New Delhi: Picture this: You’re planning to buy a home, and have scooped up your savings, secured bank finance, and struck a deal with a seller: A decision that would lead to a monthly drain on your finances for over a decade.
Would you trust a property broker ill-educated in the legal requirements, approvals and documentation to conclude the deal for you? Possibly not.
As India’s real estate industry braces for a regulatory shake up as a new law kicks in, experts are of the view that professional certification courses should be made mandatory for brokers, who connect buyers and sellers, manage documentation and work as key intermediaries in the entire process.
The real estate industry contributes approximately 7.8% to India’s gross domestic product and is the second-largest employment generator after the IT industry. The real estate market is expected to touch $180 billion by 2020, according to Real Estate Management Institute.
The central government passed the Real Estate (Regulation and Development) Act (RERA), 2016 in March to clear the way for setting up a real estate regulator, with a provision that can sharply improve transparency.
RERA defines a broker as anyone who negotiates a property transaction and receives fees for his services in form of commission.
“In most of the developed countries, brokers are always licensed, so there is no question of cheating or misrepresentation,” said Rajeev Talwar, chief executive officer of DLF Ltd and chairman of National Real Estate Development Council (NAREDCO), an autonomous body under the ministry of housing and urban poverty alleviation.
While the bill mandates all property brokers to register with the regulator, it doesn’t set any basic qualification or certification requirement for them. In developed markets such as the US and Hong Kong, such licences are issued after passing several exams and clearing criminal background checks, among others.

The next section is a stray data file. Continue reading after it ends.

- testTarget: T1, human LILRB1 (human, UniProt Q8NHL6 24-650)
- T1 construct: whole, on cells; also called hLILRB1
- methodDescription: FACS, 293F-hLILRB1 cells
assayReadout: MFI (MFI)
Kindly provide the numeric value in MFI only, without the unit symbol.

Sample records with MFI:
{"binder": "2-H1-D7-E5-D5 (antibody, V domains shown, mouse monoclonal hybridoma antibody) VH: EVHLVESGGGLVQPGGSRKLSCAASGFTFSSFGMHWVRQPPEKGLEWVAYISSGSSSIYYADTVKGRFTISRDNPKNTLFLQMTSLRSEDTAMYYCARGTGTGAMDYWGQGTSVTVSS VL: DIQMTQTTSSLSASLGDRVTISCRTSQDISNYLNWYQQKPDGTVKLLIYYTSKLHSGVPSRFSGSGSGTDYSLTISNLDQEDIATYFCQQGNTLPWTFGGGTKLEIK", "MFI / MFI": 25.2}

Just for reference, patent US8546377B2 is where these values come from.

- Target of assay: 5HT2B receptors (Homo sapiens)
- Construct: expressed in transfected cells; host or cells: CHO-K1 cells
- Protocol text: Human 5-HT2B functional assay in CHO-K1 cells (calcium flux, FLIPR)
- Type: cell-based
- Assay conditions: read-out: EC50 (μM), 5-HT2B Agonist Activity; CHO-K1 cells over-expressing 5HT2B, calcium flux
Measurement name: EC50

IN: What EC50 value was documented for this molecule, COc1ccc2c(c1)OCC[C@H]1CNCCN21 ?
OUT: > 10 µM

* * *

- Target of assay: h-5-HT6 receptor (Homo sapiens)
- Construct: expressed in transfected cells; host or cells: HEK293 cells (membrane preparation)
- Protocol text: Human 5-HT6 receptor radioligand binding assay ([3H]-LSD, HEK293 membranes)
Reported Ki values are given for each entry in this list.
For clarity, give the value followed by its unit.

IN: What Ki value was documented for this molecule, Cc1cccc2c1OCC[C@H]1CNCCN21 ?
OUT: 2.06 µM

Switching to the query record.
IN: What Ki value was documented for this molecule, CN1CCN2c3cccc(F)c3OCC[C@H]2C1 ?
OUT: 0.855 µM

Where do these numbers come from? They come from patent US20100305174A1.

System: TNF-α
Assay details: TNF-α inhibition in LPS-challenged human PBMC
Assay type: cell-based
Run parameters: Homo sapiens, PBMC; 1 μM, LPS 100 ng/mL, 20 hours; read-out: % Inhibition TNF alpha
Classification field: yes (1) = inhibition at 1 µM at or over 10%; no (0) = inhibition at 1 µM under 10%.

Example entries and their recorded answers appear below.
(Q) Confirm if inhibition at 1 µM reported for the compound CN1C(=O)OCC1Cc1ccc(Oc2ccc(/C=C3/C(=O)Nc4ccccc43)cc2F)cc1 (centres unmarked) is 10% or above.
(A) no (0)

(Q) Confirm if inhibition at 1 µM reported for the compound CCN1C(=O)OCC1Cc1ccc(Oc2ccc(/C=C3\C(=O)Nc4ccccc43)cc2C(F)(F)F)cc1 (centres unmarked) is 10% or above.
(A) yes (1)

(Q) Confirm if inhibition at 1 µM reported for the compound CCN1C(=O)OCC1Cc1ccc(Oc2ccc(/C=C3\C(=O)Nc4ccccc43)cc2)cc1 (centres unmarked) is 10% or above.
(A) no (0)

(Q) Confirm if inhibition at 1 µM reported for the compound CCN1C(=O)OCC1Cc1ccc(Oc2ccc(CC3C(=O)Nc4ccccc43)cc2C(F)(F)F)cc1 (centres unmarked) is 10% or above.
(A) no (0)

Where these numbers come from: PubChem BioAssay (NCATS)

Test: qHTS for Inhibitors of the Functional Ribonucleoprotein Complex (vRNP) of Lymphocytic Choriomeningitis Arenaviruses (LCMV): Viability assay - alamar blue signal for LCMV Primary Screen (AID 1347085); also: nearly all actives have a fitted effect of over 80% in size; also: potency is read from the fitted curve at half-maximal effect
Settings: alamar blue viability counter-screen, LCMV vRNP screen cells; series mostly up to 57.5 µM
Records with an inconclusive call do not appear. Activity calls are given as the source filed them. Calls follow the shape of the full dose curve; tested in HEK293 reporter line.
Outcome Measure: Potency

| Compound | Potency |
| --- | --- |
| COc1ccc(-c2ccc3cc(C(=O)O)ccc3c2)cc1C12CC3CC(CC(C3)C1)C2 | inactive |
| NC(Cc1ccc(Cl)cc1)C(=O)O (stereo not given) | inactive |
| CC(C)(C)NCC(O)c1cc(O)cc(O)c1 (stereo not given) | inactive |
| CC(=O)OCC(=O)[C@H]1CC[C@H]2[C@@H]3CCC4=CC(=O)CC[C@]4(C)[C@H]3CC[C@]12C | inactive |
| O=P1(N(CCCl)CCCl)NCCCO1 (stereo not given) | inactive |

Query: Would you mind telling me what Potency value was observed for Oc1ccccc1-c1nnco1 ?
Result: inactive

“My opinion is that these certifications should be compulsory,” said Tarun Bhati, member of National Association of Realtors (NAR) India, adding in case brokers are not able to go through a proper programme, they can always attend short 14-day courses.
NAR India is a countrywide association of real estate agents and part of NAR, which is the largest trade association in the US.
Many brokers are unaware of legal requirements, approval processes and tax planning, which can lead to losses for the customer due to incomplete processes or extra taxes. If a non-resident Indian (NRI) sells property in India, buyers have to deduct 20% from the property value. However, many buyers, sellers and brokers are not aware of this and the deducted money is paid to the government as tax, Bhati said.
NARDECO offers a three-week certificate course in real estate management in collaboration with Guru Gobind Singh Indraprastha University and Human Settlement Management Institute. Real Estate Management Institute (REMI) is set to launch a broker certification course by the end of August. It already offers courses in project marketing and housing finance.
“There has been no structured certification that has trained brokers. A lot of them have learnt on the job. There has been no formalized process for them to skill themselves and for the consumers to evaluate the credibility of brokers,” Shubika Bilkha, business head of REMI said.
Many brokers have shown interest in these courses to gain skills and credibility in a segment that has no entry barriers, and has attracted charges of lack of transparency and cheating.
“We got the basic knowledge related to the real estate sector such as which documents should be checked and which authorities should be approached,” said Anil Kumar Chartrath, a property dealer in Mayur Vihar, who has a NARDECO certification.
“If I advertise about my certification, it will surely help in improving my business and increase people’s trust in dealers,” said Chartrath, adding certification should be made mandatory for brokers.
Land being a state subject, states will have to take the final call for framing rules that specify any basic minimum qualification for the brokers. However, with a huge gap between the demand for the professionals and the courses on offer, it may be difficult to make certification mandatory.
“I don’t think the government can wake up tomorrow and say everyone has to be certified. There is a certain process and time period over which it will happen and like any industry that goes from being unorganized to organized, there is that gap that will get filled accordingly,” said Bilkha.